1

Well, I think it's all in the title. But for the sake of perfect clarity, I would like to renew both \gls and \glspl command so I can print a back ref to the defintion page in the output. Is there any sort of \glspage{entry} kinda command?

(Maybe this is a duplicate.)

3

As from version 4.16 you can use the hook \glspostlinkhook that's used by commands like \gls:

\documentclass{article}

\usepackage[entrycounter]{glossaries}

\makeglossaries

\renewcommand*{\glsentrycounterlabel}{}%

\renewcommand*{\glspostlinkhook}{\textsuperscript{\pageref{glsentry-\glslabel}}}

\newglossaryentry{term}{name=term,description={an example}}

\begin{document}
\gls{term}.

\newpage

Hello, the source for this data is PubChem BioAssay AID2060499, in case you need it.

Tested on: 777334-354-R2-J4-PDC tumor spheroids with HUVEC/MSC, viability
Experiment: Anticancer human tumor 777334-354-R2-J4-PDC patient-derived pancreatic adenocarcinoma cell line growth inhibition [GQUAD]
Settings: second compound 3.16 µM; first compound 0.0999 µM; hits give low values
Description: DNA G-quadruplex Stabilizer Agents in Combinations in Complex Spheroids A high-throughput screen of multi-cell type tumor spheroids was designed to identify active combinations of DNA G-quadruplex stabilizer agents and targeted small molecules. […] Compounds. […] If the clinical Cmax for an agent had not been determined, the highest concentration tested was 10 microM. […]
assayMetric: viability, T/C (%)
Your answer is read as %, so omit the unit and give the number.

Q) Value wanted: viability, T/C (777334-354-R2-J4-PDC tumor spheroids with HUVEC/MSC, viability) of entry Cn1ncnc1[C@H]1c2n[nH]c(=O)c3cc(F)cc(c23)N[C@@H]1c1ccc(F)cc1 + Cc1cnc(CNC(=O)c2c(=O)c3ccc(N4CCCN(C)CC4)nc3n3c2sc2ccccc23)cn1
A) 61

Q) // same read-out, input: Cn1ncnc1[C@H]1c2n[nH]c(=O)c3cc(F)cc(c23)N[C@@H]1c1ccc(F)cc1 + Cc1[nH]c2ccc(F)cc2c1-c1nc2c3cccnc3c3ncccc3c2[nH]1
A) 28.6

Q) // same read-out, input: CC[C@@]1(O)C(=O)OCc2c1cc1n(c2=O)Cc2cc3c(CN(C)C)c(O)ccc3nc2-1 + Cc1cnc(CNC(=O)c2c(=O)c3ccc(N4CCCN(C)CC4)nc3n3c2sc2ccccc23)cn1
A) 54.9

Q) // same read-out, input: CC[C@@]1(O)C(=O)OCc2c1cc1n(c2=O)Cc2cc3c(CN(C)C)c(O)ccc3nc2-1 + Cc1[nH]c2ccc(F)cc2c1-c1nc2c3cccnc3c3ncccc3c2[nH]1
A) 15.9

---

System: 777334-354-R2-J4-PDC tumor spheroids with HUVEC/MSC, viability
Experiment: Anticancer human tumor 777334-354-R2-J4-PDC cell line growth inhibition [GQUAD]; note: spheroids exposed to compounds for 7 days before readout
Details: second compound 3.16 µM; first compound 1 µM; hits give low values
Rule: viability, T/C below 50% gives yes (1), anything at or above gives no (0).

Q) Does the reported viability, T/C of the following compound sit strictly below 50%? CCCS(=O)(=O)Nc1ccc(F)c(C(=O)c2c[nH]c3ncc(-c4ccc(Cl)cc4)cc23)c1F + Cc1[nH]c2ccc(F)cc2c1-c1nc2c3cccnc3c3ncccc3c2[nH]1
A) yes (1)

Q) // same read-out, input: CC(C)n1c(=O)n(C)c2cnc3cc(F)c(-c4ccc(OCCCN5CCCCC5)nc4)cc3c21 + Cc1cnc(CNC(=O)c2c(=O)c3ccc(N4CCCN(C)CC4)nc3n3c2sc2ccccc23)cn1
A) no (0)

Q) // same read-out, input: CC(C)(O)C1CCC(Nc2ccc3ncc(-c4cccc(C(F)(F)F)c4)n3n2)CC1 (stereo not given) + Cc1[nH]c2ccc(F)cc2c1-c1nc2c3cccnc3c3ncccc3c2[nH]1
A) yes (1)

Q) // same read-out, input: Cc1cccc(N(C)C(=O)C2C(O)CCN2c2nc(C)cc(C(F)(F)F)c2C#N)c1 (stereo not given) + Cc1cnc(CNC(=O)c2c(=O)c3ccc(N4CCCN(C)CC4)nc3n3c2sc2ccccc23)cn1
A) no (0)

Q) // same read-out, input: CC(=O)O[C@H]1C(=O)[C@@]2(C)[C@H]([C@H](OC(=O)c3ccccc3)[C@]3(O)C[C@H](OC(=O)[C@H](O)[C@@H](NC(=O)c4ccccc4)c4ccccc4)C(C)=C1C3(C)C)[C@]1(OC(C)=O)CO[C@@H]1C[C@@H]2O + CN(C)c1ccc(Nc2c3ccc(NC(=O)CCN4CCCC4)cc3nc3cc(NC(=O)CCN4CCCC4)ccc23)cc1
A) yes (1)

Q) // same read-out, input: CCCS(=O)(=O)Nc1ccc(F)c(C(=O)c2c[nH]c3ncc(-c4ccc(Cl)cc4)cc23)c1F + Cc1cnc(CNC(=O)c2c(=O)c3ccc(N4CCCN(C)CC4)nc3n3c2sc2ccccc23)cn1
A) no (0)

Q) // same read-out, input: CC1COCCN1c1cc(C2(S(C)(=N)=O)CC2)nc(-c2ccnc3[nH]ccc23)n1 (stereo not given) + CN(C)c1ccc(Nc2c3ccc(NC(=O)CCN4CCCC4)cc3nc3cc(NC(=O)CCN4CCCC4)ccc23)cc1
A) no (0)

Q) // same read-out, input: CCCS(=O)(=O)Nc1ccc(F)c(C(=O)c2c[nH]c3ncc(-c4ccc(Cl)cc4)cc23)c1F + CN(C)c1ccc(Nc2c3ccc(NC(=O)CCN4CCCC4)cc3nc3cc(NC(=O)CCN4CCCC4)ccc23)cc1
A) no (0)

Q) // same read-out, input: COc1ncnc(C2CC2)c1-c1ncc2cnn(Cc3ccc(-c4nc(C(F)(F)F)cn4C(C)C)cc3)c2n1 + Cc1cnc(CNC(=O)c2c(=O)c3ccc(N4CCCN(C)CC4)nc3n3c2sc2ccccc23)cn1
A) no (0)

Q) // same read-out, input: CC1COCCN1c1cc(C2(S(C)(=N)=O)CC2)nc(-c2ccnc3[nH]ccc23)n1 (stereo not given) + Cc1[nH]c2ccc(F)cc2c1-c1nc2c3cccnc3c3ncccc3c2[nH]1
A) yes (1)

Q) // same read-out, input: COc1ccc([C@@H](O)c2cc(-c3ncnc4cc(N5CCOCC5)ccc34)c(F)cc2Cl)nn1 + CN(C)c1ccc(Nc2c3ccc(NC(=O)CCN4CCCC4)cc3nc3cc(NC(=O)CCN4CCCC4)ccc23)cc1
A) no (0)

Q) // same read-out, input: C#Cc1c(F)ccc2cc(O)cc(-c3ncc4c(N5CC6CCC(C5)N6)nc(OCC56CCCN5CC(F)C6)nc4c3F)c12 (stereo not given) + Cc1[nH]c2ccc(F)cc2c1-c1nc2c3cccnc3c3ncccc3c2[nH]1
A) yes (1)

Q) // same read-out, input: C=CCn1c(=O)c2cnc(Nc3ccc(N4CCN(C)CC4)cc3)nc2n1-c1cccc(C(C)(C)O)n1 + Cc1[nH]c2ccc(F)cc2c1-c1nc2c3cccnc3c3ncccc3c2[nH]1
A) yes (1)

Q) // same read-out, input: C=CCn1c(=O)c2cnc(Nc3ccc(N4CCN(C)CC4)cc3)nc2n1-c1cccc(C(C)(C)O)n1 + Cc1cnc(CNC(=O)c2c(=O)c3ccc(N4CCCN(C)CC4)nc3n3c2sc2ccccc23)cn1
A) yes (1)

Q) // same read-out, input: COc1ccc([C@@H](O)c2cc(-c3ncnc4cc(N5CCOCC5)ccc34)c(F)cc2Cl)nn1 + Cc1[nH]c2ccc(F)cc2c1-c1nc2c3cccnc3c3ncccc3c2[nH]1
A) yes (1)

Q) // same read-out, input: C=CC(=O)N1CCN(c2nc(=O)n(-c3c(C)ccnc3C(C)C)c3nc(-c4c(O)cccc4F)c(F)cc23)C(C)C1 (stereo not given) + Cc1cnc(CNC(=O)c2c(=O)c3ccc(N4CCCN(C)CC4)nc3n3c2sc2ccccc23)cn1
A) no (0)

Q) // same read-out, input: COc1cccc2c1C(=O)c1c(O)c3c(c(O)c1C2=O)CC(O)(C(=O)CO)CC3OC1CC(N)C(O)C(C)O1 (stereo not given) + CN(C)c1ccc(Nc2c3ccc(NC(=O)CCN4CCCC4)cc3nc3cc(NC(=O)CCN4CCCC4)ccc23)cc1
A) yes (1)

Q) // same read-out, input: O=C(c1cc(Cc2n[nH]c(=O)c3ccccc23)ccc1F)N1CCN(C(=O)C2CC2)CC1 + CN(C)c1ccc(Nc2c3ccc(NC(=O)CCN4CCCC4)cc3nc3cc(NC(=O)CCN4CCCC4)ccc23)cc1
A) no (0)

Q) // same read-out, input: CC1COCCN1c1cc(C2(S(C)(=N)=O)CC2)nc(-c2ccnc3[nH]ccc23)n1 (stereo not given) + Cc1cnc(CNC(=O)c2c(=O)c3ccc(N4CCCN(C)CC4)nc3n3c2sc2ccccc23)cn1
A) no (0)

\glspl{term}.

\newpage

\printglossaries
\end{document}

This requires an extra LaTeX run to ensure the cross-references are up-to-date:

pdflatex filename
makeglossaries filename
pdflatex filename
pdflatex filename
  • That's a recent and very pleased update (from last week), so I had to update my texlive, but it works. – nadous Jul 13 '15 at 11:15
0

You can define the entry like this

\newglossaryentry{foo}{%
name={Name\label{foo}}, text={Name},
description={bla bla bla}}

or

\newglossaryentry{foo}{%
name={Name},
description={bla bla bla\label{foo}}}

then you can use \pageref{foo}

  • Is there no hooks in glossary that could automate this? Because in that scenario, I have to edit every entry of my glossary and add a label. Plus I'll have to add 4 labels if if wanted to automate, at least, the output by renewing the gls, glpl, Gls, Glspl command. – nadous Jul 13 '15 at 6:31

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